Ashburton Pop: What We Know

Illustration: a cork flies out of a stone bottle.

This lost Devon beer style came to our attention flipping through A Scrapbook of Inns a few weeks ago and we’ve since done a bit more digging. Here’s what we’ve got so far.

The best sin­gle descrip­tion of Ash­bur­ton Pop comes from John Cooke, born in Ash­bur­ton in 1765, whose auto­bi­o­graph­i­cal pam­phlet Eng­land For­ev­er was pub­lished in 1819. We can’t find a copy of the orig­i­nal but for­tu­nate­ly is quot­ed at length in William Hone’s Table Book from 1827. Cooke wrote:

I rec­ol­lect its sharp feed­ing good taste, far rich­er than the best small beer, more of the cham­pagne taste, and what was termed a good sharp bot­tle. When you untied and hand-drew the cork it gave a report loud­er than a pop-gun, to which I attribute its name; its con­tents would fly up to the ceil­ing if you did not mind to keep the mouth of the stone bot­tle into the white quart cup; it filled it with froth, but not over a pint of clear liquor. Three old cronies would sit an after­noon six hours, smoke and drink a dozen bot­tles, their reck­on­ing bit eight-pence each, and a pen­ny for tobac­co. The pop was but twopence a bot­tle.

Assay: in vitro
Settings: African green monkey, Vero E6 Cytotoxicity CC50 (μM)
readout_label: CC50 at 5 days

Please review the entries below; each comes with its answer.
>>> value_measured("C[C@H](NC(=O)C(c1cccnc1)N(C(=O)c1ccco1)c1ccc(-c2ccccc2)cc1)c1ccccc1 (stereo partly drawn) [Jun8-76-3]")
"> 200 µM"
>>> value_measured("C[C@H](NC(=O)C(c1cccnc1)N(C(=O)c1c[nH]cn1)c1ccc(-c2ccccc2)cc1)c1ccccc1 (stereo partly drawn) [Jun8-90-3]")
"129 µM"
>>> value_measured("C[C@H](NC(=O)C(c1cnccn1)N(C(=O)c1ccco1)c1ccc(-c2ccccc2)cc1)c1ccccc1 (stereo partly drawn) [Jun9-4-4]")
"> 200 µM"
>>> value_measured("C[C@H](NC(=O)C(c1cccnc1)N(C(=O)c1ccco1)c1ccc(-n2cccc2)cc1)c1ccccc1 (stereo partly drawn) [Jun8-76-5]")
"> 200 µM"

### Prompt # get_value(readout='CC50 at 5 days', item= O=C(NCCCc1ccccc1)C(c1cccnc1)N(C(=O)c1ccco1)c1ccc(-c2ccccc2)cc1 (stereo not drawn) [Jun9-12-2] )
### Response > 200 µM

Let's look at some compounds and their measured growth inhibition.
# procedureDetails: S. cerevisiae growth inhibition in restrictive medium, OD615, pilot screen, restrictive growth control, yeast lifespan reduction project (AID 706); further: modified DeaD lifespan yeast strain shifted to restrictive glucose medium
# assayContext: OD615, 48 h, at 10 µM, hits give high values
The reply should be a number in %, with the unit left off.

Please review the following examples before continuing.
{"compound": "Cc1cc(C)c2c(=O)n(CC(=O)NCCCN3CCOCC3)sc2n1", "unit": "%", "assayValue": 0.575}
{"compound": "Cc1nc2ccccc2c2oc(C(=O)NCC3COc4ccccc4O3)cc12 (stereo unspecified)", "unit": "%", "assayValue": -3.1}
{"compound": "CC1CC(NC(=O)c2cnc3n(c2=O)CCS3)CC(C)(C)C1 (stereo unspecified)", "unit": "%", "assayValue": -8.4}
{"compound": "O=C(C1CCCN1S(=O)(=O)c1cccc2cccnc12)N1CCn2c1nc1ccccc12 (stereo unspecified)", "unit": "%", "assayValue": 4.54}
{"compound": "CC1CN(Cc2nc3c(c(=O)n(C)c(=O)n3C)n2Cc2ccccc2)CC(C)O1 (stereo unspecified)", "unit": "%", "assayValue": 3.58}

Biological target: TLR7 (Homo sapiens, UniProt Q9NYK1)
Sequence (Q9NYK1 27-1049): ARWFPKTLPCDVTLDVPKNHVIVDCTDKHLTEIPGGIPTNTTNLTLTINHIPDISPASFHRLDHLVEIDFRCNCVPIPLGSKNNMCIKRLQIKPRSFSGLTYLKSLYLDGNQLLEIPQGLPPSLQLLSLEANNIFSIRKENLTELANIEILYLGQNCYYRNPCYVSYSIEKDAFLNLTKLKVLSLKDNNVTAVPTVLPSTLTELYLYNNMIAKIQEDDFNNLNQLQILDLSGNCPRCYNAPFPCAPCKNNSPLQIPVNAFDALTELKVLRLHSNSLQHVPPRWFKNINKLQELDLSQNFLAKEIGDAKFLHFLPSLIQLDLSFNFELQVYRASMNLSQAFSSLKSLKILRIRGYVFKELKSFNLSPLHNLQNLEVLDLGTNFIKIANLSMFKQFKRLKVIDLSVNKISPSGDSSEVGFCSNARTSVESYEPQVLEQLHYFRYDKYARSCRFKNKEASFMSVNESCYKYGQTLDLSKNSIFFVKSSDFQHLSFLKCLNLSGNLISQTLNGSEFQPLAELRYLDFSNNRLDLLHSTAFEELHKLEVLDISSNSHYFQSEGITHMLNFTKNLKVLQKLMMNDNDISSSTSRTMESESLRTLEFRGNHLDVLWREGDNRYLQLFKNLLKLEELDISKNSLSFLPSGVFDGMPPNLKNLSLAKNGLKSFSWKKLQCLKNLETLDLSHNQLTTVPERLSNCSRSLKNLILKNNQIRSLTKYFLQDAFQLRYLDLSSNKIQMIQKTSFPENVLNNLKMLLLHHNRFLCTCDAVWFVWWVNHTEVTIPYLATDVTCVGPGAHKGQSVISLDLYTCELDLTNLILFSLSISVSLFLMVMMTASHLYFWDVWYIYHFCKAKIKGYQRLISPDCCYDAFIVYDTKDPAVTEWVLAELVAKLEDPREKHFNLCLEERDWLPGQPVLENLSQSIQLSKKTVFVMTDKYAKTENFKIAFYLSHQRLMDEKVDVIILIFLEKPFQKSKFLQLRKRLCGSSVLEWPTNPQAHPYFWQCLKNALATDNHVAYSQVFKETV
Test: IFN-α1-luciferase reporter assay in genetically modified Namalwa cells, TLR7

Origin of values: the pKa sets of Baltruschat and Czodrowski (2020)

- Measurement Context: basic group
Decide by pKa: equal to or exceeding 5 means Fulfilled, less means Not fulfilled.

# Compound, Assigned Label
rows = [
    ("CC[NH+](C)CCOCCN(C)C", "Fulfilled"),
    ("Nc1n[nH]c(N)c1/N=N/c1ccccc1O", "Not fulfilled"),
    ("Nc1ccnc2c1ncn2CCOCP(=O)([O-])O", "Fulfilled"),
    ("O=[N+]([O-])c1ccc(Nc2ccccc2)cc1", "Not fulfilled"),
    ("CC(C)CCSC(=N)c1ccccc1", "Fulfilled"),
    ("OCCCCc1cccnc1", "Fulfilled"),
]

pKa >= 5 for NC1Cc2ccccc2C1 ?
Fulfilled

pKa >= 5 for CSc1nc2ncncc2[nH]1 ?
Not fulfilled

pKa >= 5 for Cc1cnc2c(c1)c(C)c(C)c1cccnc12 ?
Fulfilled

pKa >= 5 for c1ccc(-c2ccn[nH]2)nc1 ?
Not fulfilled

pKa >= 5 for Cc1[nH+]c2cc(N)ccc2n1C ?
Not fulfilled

A foot­note to the 1817 edi­tion of Sir John Sin­clair’s The Code of Health con­firms that high car­bon­a­tion was a defin­ing fea­ture:

There is a par­tic­u­lar kind of beer brewed at Ash­bur­ton in Devon­shire, very full of fixed air, and there­fore known by the name of Ash­bur­ton pop, which is sup­posed to be as effi­ca­cious in con­sump­tions as even the air of Devon­shire itself.

For what it’s worth J. Hen­ry Har­ris spec­u­lat­ed in 1907 that “it was prob­a­bly some con­coc­tion intend­ed to rival white-ale”, anoth­er famous Devon odd­i­ty.

Our attempt at Cor­nish swanky beer, which we reck­on is in the same fam­i­ly.